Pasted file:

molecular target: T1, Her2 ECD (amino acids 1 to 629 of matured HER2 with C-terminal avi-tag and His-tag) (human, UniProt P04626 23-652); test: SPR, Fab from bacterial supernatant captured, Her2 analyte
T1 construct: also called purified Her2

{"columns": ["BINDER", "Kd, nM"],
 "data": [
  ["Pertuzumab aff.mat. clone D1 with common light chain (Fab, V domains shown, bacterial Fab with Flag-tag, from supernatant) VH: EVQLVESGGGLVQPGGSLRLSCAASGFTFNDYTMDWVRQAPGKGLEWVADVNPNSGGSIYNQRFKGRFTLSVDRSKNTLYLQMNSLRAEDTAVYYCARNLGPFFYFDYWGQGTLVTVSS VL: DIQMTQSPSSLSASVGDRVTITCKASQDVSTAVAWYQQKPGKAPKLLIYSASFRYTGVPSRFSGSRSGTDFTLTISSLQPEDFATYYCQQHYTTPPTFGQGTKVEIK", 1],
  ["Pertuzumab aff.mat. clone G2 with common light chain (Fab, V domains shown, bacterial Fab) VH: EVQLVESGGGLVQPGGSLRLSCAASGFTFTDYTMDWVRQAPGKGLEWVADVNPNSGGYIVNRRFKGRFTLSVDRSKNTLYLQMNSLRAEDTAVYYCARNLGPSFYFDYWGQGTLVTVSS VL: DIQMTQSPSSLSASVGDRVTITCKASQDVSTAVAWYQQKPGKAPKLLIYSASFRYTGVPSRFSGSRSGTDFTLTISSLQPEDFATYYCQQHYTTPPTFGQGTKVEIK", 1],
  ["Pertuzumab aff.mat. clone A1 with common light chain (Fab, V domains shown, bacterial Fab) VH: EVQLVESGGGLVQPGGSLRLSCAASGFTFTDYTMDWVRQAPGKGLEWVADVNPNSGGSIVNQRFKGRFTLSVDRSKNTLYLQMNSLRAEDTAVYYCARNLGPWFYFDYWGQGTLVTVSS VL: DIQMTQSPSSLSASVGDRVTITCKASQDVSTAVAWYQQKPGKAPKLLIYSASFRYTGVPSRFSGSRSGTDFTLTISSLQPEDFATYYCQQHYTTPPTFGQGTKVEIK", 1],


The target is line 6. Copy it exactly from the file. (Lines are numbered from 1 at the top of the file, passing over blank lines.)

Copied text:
  ["Pertuzumab aff.mat. clone G2 with common light chain (Fab, V domains shown, bacterial Fab) VH: EVQLVESGGGLVQPGGSLRLSCAASGFTFTDYTMDWVRQAPGKGLEWVADVNPNSGGYIVNRRFKGRFTLSVDRSKNTLYLQMNSLRAEDTAVYYCARNLGPSFYFDYWGQGTLVTVSS VL: DIQMTQSPSSLSASVGDRVTITCKASQDVSTAVAWYQQKPGKAPKLLIYSASFRYTGVPSRFSGSRSGTDFTLTISSLQPEDFATYYCQQHYTTPPTFGQGTKVEIK", 1],